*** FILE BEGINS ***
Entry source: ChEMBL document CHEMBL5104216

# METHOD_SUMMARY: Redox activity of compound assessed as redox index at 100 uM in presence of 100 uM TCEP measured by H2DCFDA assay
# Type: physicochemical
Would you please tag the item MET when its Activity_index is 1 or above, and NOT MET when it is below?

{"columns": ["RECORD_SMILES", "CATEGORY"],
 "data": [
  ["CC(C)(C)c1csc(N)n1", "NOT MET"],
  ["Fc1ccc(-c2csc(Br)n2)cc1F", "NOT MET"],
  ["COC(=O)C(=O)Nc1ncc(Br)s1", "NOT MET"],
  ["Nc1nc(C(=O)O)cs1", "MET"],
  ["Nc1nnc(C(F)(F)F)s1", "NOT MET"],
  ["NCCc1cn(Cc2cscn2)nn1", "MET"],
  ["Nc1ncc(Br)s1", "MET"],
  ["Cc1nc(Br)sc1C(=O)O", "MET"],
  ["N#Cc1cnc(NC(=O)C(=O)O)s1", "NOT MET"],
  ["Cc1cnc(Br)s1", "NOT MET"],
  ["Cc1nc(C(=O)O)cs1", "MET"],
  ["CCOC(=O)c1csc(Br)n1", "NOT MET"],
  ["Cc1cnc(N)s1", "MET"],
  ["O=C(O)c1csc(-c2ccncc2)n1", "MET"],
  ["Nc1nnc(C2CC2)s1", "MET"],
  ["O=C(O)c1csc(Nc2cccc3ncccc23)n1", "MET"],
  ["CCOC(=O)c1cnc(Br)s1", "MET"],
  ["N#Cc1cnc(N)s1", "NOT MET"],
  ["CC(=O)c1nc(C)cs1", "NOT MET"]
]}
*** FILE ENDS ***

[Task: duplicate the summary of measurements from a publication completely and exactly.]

Entry source: ChEMBL document CHEMBL5104216

# METHOD_SUMMARY: Redox activity of compound assessed as redox index at 100 uM in presence of 100 uM TCEP measured by H2DCFDA assay
# Type: physicochemical
Would you please tag the item MET when its Activity_index is 1 or above, and NOT MET when it is below?

{"columns": ["RECORD_SMILES", "CATEGORY"],
 "data": [
  ["CC(C)(C)c1csc(N)n1", "NOT MET"],
  ["Fc1ccc(-c2csc(Br)n2)cc1F", "NOT MET"],
  ["COC(=O)C(=O)Nc1ncc(Br)s1", "NOT MET"],
  ["Nc1nc(C(=O)O)cs1", "MET"],
  ["Nc1nnc(C(F)(F)F)s1", "NOT MET"],
  ["NCCc1cn(Cc2cscn2)nn1", "MET"],
  ["Nc1ncc(Br)s1", "MET"],
  ["Cc1nc(Br)sc1C(=O)O", "MET"],
  ["N#Cc1cnc(NC(=O)C(=O)O)s1", "NOT MET"],
  ["Cc1cnc(Br)s1", "NOT MET"],
  ["Cc1nc(C(=O)O)cs1", "MET"],
  ["CCOC(=O)c1csc(Br)n1", "NOT MET"],
  ["Cc1cnc(N)s1", "MET"],
  ["O=C(O)c1csc(-c2ccncc2)n1", "MET"],
  ["Nc1nnc(C2CC2)s1", "MET"],
  ["O=C(O)c1csc(Nc2cccc3ncccc23)n1", "MET"],
  ["CCOC(=O)c1cnc(Br)s1", "MET"],
  ["N#Cc1cnc(N)s1", "NOT MET"],
  ["CC(=O)c1nc(C)cs1", "NOT MET"]
]}